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Muscle Isolation vs. Body Involvement

There are as many ways to work your bicep as there are to eat an Oreo. But all of the positions can be summed up as falling towards one of two poles: total muscle isolation or total body involvement.

There are as many ways to work your bicep as there are to eat an Oreo. But all of the positions can be summed up as falling towards one of two poles: total muscle isolation or total body involvement.

Let’s start off with two exercises. The first is the standing free-weight dumbbell alternating bicep curl. Stand with feet shoulder width apart, a dumbbell in each hand. Make sure your knees are firm but not locked, that your upper body weight is balanced over your pelvis, and that you are looking straight ahead.

Now, one at a time, curl the dumbbell up, making sure to keep all earlier body positions the same. But at the same time, don’t tense up your legs, lower back, or neck to the point of strain. Try to get a rhythm going so that just before the descending arm fully releases, the ascending arm begins. Also coordinate your breath to this rhythm. Constant controlled fluid motion is what we’re looking for here with total body involvement.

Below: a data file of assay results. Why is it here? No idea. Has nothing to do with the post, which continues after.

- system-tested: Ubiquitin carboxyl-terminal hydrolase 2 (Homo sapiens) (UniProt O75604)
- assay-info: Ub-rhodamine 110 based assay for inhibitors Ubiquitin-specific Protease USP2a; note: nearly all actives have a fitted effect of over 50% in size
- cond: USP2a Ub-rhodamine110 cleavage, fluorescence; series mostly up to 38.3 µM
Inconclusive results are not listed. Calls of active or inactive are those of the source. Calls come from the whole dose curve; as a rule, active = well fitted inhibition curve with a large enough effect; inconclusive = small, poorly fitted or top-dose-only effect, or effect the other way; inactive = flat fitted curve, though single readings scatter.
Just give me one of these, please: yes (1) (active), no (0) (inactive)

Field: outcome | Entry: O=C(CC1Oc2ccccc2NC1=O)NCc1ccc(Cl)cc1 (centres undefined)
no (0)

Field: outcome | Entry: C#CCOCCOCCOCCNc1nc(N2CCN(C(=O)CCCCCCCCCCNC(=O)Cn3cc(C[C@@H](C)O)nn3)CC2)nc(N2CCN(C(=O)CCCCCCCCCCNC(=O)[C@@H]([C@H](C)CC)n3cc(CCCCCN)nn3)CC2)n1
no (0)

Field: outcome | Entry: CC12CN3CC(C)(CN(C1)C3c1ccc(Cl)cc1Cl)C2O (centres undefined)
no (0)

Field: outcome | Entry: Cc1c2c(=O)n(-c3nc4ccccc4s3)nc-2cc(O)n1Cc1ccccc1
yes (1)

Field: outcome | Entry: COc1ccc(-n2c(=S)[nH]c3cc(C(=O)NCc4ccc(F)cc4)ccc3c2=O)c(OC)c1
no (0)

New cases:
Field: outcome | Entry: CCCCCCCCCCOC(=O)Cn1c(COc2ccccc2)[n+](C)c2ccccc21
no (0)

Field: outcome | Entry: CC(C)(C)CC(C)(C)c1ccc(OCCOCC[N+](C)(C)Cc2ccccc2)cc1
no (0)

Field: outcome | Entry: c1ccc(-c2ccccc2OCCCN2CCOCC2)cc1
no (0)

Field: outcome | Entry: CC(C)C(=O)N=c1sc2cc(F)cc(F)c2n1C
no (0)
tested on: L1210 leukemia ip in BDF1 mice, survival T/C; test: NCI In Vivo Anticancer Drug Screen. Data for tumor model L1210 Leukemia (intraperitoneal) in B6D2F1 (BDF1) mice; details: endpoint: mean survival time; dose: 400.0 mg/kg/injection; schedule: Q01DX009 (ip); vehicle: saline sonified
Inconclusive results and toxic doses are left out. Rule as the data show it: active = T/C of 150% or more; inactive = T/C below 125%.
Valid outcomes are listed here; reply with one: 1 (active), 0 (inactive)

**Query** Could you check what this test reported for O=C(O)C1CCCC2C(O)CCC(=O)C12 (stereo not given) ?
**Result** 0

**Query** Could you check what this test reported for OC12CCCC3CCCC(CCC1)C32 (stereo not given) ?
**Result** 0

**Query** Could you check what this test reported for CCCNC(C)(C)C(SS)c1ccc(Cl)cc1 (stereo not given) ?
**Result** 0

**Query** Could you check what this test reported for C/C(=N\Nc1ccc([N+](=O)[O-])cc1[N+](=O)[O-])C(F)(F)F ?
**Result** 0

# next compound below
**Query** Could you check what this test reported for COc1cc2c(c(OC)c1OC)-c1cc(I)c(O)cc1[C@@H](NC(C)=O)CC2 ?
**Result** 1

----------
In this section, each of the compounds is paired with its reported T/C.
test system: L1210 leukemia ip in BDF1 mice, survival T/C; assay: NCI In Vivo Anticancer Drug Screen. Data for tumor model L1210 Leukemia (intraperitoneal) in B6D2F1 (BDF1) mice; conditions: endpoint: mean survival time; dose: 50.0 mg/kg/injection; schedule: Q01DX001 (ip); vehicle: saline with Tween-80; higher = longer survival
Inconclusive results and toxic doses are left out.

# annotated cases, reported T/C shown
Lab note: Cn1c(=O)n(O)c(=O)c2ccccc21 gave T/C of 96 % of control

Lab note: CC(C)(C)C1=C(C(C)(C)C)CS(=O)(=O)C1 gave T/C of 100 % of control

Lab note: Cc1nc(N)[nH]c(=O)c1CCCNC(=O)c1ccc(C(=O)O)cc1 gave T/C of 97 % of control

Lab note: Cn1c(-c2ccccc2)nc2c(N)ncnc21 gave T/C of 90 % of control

The second exercise is the one arm seated bicep curling machine. Sit down on the seat, place your upper arm on the pad, grasp the handle and bend your elbow.

Clearly, the second exercise is far simpler. Nothing else can be done because the braces on the machine won’t let you do anything else. That’s what muscle isolation is. Just working that one muscle over and over again. If you’re doing intensive body shaping, there is no more effective and methodical way to do it.

It’s also the best way to reduce the risk of injury. But you lose so much. With body involvement, you not only work the focus muscle, but you learn about balance, timing, rhythm, self-control, and coordination with each and every exercise.

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